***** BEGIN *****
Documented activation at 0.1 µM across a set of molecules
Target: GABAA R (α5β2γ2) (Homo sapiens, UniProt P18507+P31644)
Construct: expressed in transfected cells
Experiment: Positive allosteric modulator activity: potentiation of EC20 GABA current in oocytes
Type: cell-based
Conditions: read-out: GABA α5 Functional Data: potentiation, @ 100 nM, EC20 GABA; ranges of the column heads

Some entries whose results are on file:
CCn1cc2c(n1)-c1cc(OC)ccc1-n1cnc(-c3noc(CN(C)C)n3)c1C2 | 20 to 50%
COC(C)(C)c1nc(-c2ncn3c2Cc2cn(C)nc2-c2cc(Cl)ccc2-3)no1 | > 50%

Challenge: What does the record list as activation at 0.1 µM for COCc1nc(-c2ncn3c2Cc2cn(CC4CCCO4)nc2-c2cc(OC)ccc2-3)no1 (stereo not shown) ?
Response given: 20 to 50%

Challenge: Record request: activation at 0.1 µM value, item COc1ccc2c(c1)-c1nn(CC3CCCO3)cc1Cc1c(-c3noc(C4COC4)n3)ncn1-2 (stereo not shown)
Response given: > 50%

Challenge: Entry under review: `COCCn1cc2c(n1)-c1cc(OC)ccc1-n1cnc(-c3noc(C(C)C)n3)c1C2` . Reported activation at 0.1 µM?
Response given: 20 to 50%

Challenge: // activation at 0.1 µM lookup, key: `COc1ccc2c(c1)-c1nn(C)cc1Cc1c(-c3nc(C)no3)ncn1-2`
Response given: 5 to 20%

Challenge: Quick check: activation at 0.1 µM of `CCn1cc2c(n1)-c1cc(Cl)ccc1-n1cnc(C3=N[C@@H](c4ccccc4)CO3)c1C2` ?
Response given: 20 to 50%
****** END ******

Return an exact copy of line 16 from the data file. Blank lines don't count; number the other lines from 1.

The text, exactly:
Challenge: // activation at 0.1 µM lookup, key: `COc1ccc2c(c1)-c1nn(C)cc1Cc1c(-c3nc(C)no3)ncn1-2`